The way we were
I couldn't wait for nightfall.
When you can't tell time, it crawls more slowly forward than backward. My every-five-minutes question, "Is it time yet?," started to annoy the adults in the room, and my sense of survival soon overcame my intense anticipation. So I waited. And waited. And waited.
Finally! It was time to go to the movies!
Every summer Saturday, my family went to the drive-in. It was wonderful! The '50s cars filled with fins, chrome, and various models in a riot of colors, some two-toned. My dad was a Chevy man, so I was a Chevy girl. Cars meant drive-in movies.
So as darkness fell, we—my parents, my three younger sisters, and I—piled into our Chevy and headed to the drive-in on the hill. The summer heat began to subside. Dad paid a nominal amount, and the smell of popcorn floated into our open windows.
He drove slowly over the gravel hillocks in pursuit of the elusive Perfect Spot. I didn't understand what elements made it perfect, but I never doubted perfect's existence, either. When Dad found the spot, we held our breath as he man-handled the bulky speaker onto his window's lip, then turned the knob to "On." If it didn't work, that meant another search.
At last we found the other Perfect Spot. My parents and baby sister sat in front. We three girls perched our heads over the front bench seat.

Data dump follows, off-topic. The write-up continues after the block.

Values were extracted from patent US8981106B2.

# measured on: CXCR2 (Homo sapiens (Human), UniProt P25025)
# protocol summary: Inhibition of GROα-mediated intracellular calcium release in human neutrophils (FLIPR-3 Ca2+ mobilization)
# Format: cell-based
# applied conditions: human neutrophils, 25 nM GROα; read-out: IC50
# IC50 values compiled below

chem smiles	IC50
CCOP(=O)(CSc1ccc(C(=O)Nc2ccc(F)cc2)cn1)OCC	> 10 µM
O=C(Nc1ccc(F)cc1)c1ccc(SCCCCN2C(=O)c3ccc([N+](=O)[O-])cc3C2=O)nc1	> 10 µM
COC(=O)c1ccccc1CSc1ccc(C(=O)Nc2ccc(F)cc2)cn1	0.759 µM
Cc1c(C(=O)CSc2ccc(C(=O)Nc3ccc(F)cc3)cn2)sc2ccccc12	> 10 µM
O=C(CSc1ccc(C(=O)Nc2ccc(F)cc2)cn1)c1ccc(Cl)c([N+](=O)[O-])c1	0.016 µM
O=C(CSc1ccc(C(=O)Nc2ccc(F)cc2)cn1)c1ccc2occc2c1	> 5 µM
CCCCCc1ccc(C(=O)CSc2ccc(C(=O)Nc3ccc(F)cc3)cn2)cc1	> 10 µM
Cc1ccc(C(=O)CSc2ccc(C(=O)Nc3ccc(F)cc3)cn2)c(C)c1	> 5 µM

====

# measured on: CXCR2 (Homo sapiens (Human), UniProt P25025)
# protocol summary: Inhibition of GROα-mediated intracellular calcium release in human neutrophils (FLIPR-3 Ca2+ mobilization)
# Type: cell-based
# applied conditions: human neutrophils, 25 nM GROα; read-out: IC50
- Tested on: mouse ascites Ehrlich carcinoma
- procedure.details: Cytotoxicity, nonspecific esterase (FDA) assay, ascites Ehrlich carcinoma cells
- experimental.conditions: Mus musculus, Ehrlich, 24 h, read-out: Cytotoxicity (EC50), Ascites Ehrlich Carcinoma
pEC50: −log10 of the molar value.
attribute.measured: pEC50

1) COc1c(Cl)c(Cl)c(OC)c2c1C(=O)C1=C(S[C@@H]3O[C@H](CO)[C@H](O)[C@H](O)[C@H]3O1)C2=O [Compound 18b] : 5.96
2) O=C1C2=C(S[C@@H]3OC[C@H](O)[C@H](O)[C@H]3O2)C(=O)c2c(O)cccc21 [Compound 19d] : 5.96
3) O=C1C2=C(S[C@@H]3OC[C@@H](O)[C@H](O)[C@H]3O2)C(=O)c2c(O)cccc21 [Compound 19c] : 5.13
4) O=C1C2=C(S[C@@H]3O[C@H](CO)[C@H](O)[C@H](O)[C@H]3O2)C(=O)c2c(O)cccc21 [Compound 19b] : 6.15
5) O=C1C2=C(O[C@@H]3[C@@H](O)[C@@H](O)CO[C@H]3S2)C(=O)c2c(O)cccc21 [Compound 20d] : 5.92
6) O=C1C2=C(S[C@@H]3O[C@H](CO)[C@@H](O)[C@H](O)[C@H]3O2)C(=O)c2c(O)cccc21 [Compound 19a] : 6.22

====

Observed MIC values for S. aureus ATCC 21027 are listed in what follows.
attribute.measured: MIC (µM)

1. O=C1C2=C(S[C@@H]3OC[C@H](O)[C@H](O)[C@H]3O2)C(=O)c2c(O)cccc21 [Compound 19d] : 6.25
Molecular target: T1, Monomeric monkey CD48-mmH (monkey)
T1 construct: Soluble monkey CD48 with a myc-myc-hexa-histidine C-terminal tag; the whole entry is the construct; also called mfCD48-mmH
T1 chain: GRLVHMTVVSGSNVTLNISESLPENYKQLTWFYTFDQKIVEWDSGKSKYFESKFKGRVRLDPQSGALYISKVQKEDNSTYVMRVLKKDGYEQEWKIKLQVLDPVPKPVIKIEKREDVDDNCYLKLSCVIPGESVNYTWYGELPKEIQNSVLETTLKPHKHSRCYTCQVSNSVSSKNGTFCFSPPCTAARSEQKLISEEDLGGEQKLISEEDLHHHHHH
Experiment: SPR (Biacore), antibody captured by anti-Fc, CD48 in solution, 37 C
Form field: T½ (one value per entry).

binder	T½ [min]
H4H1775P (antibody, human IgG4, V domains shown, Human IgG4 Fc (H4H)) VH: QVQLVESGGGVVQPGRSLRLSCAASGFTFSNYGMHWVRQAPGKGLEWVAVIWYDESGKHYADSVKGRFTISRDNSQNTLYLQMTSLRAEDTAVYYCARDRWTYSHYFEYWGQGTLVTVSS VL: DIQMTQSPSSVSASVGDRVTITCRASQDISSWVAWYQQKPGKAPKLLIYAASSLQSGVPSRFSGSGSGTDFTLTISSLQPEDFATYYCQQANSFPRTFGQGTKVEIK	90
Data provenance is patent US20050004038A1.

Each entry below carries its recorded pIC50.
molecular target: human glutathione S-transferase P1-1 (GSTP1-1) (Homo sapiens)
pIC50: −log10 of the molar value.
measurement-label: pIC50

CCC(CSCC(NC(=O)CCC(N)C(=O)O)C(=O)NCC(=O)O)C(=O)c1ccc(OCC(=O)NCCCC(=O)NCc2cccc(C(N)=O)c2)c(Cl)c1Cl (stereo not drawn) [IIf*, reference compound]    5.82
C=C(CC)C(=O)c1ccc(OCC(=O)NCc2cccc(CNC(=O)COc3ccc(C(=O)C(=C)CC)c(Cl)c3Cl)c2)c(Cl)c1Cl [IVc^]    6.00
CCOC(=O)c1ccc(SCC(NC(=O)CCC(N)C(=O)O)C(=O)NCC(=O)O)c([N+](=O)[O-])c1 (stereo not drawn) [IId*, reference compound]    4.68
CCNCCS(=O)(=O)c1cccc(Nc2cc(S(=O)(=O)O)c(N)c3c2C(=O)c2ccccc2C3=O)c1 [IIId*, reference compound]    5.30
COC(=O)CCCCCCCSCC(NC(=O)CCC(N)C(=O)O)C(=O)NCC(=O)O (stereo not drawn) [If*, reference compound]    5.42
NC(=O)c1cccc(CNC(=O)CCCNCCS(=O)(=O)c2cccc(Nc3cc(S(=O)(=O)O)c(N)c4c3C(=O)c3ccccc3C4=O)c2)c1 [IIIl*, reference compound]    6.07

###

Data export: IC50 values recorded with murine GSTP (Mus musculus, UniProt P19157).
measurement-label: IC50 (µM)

Jaunty songs advertised soda pop, candy, and hot dogs with a cartoon man dancing in a popcorn box, trying to entice us to the concession stand. Dad performed refreshment duty, returning with popcorn, an orange soda split three ways, and colas for the adults only.
Some other families climbed onto their car hoods and relaxed against windshields. Others pulled out lawn chairs. And everywhere families and young couples spread picnic blankets for dining and reclining. Ours was a strictly in-car experience.
Suddenly, tension arose. I could feel it. Tension meant the movie was commencing, the evening's penultimate moment. Action flickered across the big screen, framed by the night sky. Cartoons were for kids, but Dad laughed, too.
At the drive-in we saw "Cat on a Hot Tin Roof," "West Side Story," and a young Clint Eastwood in a cowboy film made in Italy. Apparently the United States didn't like Eastwood—yet. There were no G's, R's or X's back then, and music was integral to each film.
Too soon, intermission arrived— the break between features. When concession ads came onto the screen, that signaled our bedtime. Each back car well, blanketed softly, held one sister. And I stretched across the space beneath the rear window above the back seat, too excited to sleep, listening to the next feature well into the night.
Richard Hollingshead was just trying to sell more cars, I guess, when he invented the drive-in movie in 1933 and sold 25-cent tickets. And look at what he started. In 1958, about 3,500 movie theaters existed.
But the world changed around them, and the drive-ins didn't change. Now fewer than 500 drive-in movies exist. In the Kansas City area, only four are open. Johnson County has none, where it once had six. But drive-in movies are making a nostalgic comeback, catering to families with young kids and offering the most affordable prices.
Now drive-in movies offer an island of escape. They also offer an opportunity for entrepreneurs with small-business savvy. A number of drive-ins stay open year-round. In the late 1990s alone, nearly 100 drive-in movies, small to large, saw their grand openings or re-openings.
Maybe it's time to go to the movies!